person selling the stone? To me it does, but I admit that I can no
longer be 100% assured that any stone I purchase to recut has not
been enhanced. My opinion is also that neither can any other gemstone
dealer. Other dealers are exploiting the weak spots in the evaluation
process for their own personal gain. In rough I feel slightly more
secure, but be advised I have heard that in San Palo (Sp) Brazil
they are experimenting with radioactive treatment of a lot of
gemstones in the rough… I do not know what is going on in Africa or
Thailand as they are very tight lipped about any enhancements. I also
know that gemstone treaters are traveling the world buying stocks of
rough for treatment.

My advice to you is to learn as much as possible about the stones.
Never pay a premium for natural stones unless they are valuable. If
you are going to buy a valuable stone insist on two independent
laboratory reports from “in business” for a profit gem labs. The
reason for this is that you are paying so much money based upon the
acurracy of the report, if the report is proven wrong you may have
legal recourse in the future with a business laboratory.

How about synthetics on the market sold as rough. A what if? What
if someone discovered a process to eliminate the lines we are all
trained to view in synthetic corundum? Has it already been done? One
drawback of educating everyone on gemstone evaluation is that the
less than honest learn from the process of gemstone evaluation where
the weak areas are and exploit them for their own monetary gain.

Gerry Galarneau


#9

I believe that if the stone is indeed truly natural then it is more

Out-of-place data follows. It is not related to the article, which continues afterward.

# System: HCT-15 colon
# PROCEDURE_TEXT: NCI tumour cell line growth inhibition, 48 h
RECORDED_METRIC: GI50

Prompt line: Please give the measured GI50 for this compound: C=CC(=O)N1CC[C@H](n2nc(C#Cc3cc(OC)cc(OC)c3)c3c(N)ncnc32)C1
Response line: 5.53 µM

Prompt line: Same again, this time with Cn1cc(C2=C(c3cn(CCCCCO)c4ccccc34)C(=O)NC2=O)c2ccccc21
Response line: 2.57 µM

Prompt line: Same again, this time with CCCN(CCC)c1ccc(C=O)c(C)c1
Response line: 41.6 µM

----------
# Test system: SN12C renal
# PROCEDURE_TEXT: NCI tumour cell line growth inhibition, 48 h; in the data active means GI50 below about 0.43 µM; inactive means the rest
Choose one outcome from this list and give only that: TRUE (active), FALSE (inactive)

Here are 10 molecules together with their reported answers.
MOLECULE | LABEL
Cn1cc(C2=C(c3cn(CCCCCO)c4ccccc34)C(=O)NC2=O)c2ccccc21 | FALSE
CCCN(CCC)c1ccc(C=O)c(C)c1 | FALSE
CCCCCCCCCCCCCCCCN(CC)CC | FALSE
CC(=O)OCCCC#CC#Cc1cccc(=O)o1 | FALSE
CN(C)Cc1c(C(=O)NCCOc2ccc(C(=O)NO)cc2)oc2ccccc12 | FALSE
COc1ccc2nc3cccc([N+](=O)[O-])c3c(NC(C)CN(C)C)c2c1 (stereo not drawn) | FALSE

valuable because it would be more rare and what is made by nature is
less consistent that something that is enhanced and would therefore
be more valueable. My question is, does radioactive enhancement
cause ill affects on the handler, cutter, jewelry designer, wearer
of the stone? Thanks for your input…Ann Madland


#10

Hello Marnie, Before you purchase any gemstones for resale, you MUST
do your homework. First set up appointments with several jewelers in
your area to see them in person. If you get an appointment, explain
what your intentions are and ASK the jeweler what his or her needs
are and what is the price range of goods they are willing to look
over. This will eliminate wasted time and disappointments for both of
you in the future. Next go to a few gem and mineral shows, talk to
other dealers, visit as many websites as you can stand, look at the
goods presented by sellers on EBAY and the television shopping
channels . Learn as much as you can about the stones you will be
selling. Once you have a feel for the market, THEN purchase or
receive on consignment the gems your potential, already researched
customers, would consider buying. It is a good thing to start with a
small amount of inventory in your case. Remember, marketing first,
arrange security, then purchase stones. Will Estavillo


#11

Hi Marnie, I have read what the responses have been so far to your
querry. I really liked what Richard had to say both times, but most
especially about buying rough and getting it cut as opposed to buying